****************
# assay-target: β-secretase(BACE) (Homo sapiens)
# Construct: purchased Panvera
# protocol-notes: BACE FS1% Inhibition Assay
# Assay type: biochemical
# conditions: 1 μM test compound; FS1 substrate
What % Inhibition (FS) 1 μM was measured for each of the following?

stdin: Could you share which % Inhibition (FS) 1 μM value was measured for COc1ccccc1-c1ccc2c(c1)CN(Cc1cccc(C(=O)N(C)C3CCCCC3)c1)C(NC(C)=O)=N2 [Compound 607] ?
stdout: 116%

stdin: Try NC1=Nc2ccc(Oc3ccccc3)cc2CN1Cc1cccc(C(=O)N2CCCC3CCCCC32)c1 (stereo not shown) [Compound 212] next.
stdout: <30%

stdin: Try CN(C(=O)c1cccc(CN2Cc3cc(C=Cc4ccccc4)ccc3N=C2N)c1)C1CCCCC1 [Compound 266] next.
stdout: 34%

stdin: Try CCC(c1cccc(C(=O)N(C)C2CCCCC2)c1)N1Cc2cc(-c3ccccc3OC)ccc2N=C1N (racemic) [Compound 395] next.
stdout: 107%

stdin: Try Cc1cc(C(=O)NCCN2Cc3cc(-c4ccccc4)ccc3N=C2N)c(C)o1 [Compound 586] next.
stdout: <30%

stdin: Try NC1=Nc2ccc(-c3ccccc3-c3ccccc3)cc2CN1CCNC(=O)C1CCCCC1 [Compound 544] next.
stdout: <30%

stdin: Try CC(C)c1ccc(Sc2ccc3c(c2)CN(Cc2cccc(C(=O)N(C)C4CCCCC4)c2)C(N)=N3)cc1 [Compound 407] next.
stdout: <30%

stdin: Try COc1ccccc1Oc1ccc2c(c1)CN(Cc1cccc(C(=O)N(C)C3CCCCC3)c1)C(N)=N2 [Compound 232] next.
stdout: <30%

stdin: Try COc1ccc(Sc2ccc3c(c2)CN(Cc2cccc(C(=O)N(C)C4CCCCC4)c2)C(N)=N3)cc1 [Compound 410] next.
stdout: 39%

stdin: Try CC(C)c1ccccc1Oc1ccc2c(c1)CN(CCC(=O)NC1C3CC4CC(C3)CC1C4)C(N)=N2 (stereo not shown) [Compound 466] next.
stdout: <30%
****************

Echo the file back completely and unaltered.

# assay-target: β-secretase(BACE) (Homo sapiens)
# Construct: purchased Panvera
# protocol-notes: BACE FS1% Inhibition Assay
# Assay type: biochemical
# conditions: 1 μM test compound; FS1 substrate
What % Inhibition (FS) 1 μM was measured for each of the following?

stdin: Could you share which % Inhibition (FS) 1 μM value was measured for COc1ccccc1-c1ccc2c(c1)CN(Cc1cccc(C(=O)N(C)C3CCCCC3)c1)C(NC(C)=O)=N2 [Compound 607] ?
stdout: 116%

stdin: Try NC1=Nc2ccc(Oc3ccccc3)cc2CN1Cc1cccc(C(=O)N2CCCC3CCCCC32)c1 (stereo not shown) [Compound 212] next.
stdout: <30%

stdin: Try CN(C(=O)c1cccc(CN2Cc3cc(C=Cc4ccccc4)ccc3N=C2N)c1)C1CCCCC1 [Compound 266] next.
stdout: 34%

stdin: Try CCC(c1cccc(C(=O)N(C)C2CCCCC2)c1)N1Cc2cc(-c3ccccc3OC)ccc2N=C1N (racemic) [Compound 395] next.
stdout: 107%

stdin: Try Cc1cc(C(=O)NCCN2Cc3cc(-c4ccccc4)ccc3N=C2N)c(C)o1 [Compound 586] next.
stdout: <30%

stdin: Try NC1=Nc2ccc(-c3ccccc3-c3ccccc3)cc2CN1CCNC(=O)C1CCCCC1 [Compound 544] next.
stdout: <30%

stdin: Try CC(C)c1ccc(Sc2ccc3c(c2)CN(Cc2cccc(C(=O)N(C)C4CCCCC4)c2)C(N)=N3)cc1 [Compound 407] next.
stdout: <30%

stdin: Try COc1ccccc1Oc1ccc2c(c1)CN(Cc1cccc(C(=O)N(C)C3CCCCC3)c1)C(N)=N2 [Compound 232] next.
stdout: <30%

stdin: Try COc1ccc(Sc2ccc3c(c2)CN(Cc2cccc(C(=O)N(C)C4CCCCC4)c2)C(N)=N3)cc1 [Compound 410] next.
stdout: 39%

stdin: Try CC(C)c1ccccc1Oc1ccc2c(c1)CN(CCC(=O)NC1C3CC4CC(C3)CC1C4)C(N)=N2 (stereo not shown) [Compound 466] next.
stdout: <30%